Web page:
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With no approved drugs for the new coronavirus, some people are turning to alternative medicines, often with governments promoting them.
This is most evident in India and China, densely populated countries with a deep history and tradition of touting such treatments, and where there's sometimes limited access to conventional medicine.
In India, where a lockdown of its 1.3 billion residents is underway, the government faced criticism after claiming some treatments might help prevent infections. In China, where the pandemic began, officials made unsubstantiated claims that traditional medicine was key to fighting the virus. In Venezuela, where the health care system is severely crimped, President Nicolas Maduro pitched drinking an herbal tea.
The World Health Organization had advised against taking “traditional herbal remedies” on its website. It later acknowledged that some were turning to alternative medicine “to alleviate some of the milder symptoms of COVID-19,” WHO spokesperson Tarik Jasarevic said.
Dr. Mike Ryan, WHO's emergencies chief, welcomed rigorous studies of alternative treatments “like we would of any drug.” He said numerous studies are underway in China, many testing traditional therapies.
“It’s up to the people who make the claim to provide the evidence," said Dr. Stephen Barrett, a retired psychiatrist who runs Quackwatch, a website about unproven medical therapies.
On Thursday, the U.S. National Institutes of Health warned against alternative medicine — including certain herbal therapies and teas — for treating or preventing COVID-19, saying there was no evidence they work and some may be unsafe.
Here's a closer look at the claims:
India is steeped in Ayurveda, a Hindu system of medicine that revolves around herbal medicines and dietary restrictions.
As the outbreak spread outside China earlier this year, India's health arm that promotes alternative medicine pushed unproven remedies to “strengthen the immune system," according to an online post by the Ministry of AYUSH.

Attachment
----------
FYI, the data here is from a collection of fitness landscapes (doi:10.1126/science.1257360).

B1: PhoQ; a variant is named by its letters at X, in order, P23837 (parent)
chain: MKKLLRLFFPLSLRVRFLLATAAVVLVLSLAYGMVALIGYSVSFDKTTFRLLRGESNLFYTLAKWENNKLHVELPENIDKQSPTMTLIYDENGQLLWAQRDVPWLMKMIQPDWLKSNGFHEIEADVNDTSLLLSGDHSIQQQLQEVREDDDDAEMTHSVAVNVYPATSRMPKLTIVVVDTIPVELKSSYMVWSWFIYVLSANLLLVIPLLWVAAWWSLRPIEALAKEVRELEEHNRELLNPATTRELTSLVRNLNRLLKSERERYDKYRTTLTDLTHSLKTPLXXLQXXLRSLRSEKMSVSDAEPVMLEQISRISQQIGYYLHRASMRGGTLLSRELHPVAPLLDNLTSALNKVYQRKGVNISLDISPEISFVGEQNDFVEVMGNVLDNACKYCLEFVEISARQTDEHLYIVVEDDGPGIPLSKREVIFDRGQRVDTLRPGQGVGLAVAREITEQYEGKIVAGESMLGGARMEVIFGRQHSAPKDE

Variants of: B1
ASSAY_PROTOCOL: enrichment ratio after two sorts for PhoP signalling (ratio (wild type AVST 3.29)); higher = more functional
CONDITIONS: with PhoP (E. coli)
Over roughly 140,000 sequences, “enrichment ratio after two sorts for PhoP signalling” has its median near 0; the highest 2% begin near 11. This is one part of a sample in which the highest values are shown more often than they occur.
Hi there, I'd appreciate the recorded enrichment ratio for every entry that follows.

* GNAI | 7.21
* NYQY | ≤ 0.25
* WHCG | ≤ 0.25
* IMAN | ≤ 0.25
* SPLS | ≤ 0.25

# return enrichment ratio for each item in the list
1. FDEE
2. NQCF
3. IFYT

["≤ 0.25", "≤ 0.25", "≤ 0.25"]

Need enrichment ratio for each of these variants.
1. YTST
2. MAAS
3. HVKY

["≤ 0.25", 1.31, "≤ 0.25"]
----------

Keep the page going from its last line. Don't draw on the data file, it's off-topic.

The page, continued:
Criticism prompted the government to clarify that these remedies were not a cure. Earlier this week, Prime Minister Narendra Modi extended India’s lockdown and asked citizens to “follow the instructions issued by AYUSH ministry to enhance immunity.”
The government also recommended a single dose of a homeopathic drug, according to Anu Kapoor, who heads a government-run homeopathic hospital in New Delhi.
But that hasn't been shown to work, said Dr. Anant Bhan, a public health specialist. “The same standards should apply. Especially for times like this,” he said.
The Indian government’s push for alternative treatments for COVID-19, combined with bizarre claims by the elected representatives of the ruling Bhartiya Janta Party that cow urine or dung could offer cures, has also resulted in misinformation.
Last month, Modi spoke to alternative medical professionals on the need to counter unsubstantiated claims that they could cure COVID-19. The AYUSH ministry later issued orders to all states “to stop and prevent publicity and advertisement” of promised cures.
The Chinese government has claimed that combining herbal medicine with conventional medicine has helped the country deal with the outbreak.
Last month, China’s National Health Commission issued a document on treating COVID-19 patients that included several herbal medicines claiming to relieve symptoms like weakness and fever.
For infected patients, it prescribed, among other remedies, a “soup for clearing and detoxifying the lungs” and recommended a case-by-case evaluation.
Chinese officials and state-run media have touted treating patients with alternative medicine on health care workers exposed to the virus.
But some published reports in major medical journals of large numbers of patients treated in China make no mention of alternative medicine. Instead, they note that treatment revolved around established methods such as respiratory support, drugs to help prevent additional infections such as bacterial pneumonia, and other widely accepted therapies.
Zhong Nanshan, an epidemiologist who advised the government, said earlier this year that it's testing Chinese herbal medicines.
Some of these practices have existed for centuries. But with little or no scientific evidence that they work against COVID-19, attempts have been made to frame it as a cultural issue and not a scientific one.
Promoting treatments “without an adequate scientific basis” was worrying, said Dr. Daniel Kuritzkes of Brigham and Women’s Hospital in Boston.
Some of these preparations can be toxic, harm the liver or interfere with other drugs, and “you need to do the hard work” to prove them safe, he said.